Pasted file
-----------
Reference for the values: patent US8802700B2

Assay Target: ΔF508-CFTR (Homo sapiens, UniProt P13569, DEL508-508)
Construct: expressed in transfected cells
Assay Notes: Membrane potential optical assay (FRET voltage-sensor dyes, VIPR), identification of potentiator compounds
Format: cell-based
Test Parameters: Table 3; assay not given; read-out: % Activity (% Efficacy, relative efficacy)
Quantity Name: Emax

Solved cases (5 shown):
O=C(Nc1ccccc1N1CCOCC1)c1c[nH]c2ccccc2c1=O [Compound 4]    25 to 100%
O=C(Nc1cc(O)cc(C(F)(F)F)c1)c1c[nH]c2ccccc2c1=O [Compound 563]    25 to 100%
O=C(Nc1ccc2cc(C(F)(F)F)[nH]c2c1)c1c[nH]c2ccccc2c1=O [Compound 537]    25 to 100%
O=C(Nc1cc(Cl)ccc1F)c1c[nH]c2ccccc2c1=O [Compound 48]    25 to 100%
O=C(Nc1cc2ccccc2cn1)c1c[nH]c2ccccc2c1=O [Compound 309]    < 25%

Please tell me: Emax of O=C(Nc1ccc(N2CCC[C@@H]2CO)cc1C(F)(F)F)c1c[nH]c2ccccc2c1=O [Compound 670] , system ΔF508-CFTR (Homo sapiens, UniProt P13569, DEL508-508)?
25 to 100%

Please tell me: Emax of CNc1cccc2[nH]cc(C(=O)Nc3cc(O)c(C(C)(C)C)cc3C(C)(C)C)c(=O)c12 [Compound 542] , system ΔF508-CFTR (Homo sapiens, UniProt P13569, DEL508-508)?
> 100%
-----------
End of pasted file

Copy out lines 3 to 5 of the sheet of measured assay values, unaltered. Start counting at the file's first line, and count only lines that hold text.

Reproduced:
Construct: expressed in transfected cells
Assay Notes: Membrane potential optical assay (FRET voltage-sensor dyes, VIPR), identification of potentiator compounds
Format: cell-based